This post is brought to us by Ed Daly, Managing Director of digital arts studio, seeper.
I was inspired to write this article after reading a roundup of the five best projection mapping stunts of 2015 in Event. seeper – the digital arts studio I head, founded by Evan Grant in 1998 – has pioneered projection mapping since events such as our Branchage Festival in 2009.
The technique and the technology is now well understood, so – like stained glass, photography and cinema – while the media is no longer a sensation in itself, the messages conveyed can continue to have impact.
This said, while some people are familiar with projection mapping, and see unoriginal examples as rather passé, I’d wager under 5% of the general population have seen an architectural projection show on the screen; and under 1% have witnessed a live event. This was seen recently at Lumiere London, where a circus themed show was projected onto the warehouse in Granary Square attracting so many crowds that King’s Cross Station had to close and people were asked to stay at home.
Like any art form – there is the good and the bad. Building as we have on 3D animation, we’ve quickly progressed from the cave painting stage (perhaps the equivalent would be projecting Gail Porter onto Parliament) but I suspect we’ve yet to see our equivalent of St Peter’s Basilica (now that would make an awesome canvas for 3D mapping.)
So projection mapping is far from over. But I believe it can certainly work harder for brands, and we now have the technology – and skills – to do so much more. Traditionally, projections are artworks viewed at a distance, this has reduced the potential for direct interactivity, rightly seen as important for engaging an audience (just one of Event’s top five, Faberge, included an interactive element in its design). But looking beyond shows projected on a looming façade, we can now use projection to create completely immersive spaces. We are able to transform any venue: a restaurant, a nightclub, an exhibition space with imagery conjuring worlds and stories without limit. And not just imagery – at seeper we believe experiences should be multi-sensory, using audio, smell, touch, and through interactivity, our minds, to lay down powerful, lasting memories.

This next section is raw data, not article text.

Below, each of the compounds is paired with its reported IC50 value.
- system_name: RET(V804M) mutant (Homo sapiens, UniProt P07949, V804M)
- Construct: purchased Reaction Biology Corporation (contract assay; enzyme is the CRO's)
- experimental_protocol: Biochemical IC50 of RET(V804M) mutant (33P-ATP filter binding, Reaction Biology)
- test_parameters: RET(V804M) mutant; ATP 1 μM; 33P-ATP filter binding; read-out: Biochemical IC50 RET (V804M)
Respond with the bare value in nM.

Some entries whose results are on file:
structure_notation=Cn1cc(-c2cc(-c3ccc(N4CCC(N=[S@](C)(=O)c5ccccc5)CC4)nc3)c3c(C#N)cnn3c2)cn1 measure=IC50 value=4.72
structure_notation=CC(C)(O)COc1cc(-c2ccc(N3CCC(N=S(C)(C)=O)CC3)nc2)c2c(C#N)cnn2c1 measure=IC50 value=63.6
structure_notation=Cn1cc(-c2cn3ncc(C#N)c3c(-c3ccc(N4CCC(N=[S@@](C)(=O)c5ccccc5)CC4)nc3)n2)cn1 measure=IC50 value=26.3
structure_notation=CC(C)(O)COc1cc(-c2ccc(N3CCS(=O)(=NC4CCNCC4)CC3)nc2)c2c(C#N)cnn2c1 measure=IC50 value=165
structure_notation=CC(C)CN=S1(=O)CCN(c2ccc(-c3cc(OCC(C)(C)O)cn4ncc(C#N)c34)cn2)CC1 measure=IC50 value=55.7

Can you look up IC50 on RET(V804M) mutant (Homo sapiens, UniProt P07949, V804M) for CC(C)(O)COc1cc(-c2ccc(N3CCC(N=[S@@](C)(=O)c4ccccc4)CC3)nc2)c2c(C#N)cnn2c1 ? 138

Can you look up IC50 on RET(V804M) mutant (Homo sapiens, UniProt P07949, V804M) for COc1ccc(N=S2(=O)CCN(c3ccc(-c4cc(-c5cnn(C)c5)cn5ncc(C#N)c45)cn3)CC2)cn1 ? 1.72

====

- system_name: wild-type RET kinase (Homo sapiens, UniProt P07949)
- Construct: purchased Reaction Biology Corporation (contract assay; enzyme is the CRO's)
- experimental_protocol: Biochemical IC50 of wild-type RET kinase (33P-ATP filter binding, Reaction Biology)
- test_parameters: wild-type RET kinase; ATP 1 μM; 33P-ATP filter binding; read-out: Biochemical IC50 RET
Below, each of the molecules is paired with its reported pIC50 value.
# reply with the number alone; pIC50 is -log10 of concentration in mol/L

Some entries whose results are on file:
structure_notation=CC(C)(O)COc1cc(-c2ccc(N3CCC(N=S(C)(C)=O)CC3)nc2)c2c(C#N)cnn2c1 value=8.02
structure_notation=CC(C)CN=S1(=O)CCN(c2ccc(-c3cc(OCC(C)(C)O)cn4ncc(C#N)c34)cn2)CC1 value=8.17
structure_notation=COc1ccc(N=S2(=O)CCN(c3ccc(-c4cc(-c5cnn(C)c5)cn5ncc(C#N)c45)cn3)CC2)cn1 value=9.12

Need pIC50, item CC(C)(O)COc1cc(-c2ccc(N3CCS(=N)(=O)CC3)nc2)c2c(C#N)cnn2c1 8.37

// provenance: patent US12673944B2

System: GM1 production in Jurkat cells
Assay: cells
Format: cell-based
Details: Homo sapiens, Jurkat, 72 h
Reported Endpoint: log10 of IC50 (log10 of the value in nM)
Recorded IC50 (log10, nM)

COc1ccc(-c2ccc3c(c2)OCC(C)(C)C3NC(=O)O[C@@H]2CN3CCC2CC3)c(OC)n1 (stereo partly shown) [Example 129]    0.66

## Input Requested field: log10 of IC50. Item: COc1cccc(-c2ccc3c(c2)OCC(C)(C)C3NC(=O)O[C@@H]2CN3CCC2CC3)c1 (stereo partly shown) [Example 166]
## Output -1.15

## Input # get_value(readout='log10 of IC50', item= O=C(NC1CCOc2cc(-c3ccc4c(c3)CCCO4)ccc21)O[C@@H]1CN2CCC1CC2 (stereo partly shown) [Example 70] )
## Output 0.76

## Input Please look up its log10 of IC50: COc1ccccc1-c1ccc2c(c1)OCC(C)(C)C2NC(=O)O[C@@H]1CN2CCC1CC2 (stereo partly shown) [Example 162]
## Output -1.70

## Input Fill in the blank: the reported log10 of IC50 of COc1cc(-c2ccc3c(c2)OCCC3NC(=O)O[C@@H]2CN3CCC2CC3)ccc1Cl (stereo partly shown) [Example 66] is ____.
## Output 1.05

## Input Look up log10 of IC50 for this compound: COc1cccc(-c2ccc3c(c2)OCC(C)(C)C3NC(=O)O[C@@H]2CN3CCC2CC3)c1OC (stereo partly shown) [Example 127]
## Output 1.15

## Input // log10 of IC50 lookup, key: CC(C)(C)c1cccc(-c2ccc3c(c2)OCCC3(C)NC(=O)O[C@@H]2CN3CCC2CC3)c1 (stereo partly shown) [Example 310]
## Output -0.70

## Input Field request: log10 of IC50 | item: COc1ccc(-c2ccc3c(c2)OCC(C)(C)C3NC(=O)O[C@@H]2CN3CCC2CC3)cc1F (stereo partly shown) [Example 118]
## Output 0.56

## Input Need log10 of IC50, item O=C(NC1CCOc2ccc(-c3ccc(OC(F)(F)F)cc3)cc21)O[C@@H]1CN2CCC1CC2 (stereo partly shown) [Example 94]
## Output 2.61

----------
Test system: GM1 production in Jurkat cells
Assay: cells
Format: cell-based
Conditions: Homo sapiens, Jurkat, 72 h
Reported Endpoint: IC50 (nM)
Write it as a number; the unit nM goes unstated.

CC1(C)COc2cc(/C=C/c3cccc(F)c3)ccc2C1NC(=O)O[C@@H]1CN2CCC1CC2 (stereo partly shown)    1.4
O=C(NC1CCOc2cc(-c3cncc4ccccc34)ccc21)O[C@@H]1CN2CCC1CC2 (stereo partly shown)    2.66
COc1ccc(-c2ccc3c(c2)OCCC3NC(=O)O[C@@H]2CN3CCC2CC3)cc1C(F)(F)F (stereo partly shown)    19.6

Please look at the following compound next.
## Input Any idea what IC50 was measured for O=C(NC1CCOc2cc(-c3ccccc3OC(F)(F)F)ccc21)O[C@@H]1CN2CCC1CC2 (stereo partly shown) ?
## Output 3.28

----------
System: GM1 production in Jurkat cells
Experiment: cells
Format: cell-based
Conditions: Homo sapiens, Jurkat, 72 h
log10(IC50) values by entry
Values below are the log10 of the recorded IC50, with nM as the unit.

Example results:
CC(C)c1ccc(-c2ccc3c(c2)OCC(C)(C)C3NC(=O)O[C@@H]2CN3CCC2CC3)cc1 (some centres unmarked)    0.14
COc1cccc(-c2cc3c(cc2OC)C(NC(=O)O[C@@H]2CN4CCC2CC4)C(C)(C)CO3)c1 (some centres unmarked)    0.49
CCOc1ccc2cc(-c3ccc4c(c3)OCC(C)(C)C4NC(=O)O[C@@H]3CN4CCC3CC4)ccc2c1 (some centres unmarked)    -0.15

Why is this important? Because our most vivid memories are knitted together by the interplay of all our senses and, if we remember something, our behaviour is more likely to be inspired by it. Influencing behaviour is the driver behind any experiential campaign, so events need to create experiences which are unforgettable and will lead to action in the future.
Here’s some examples of R&D we are doing at seeper to whet your appetite. Using internal projection on objects to avoid the need for external mounting of equipment – and turning all sort of objects into interactive displays. We are combining projection with live scanning of environments to enable projected content to behave as if it were physically there (perhaps, digital leaves blowing in the wind). We are tracking people and faces to bring live audiences directly into projected content.
Looking forward to the next decade of projection mapping, we’re excited by the potential for both technical innovation, and in improvements in the craft and artistry that experience brings.
Ed Daly is managing director of seeper, a digital arts studio based in London – www.seeper.com.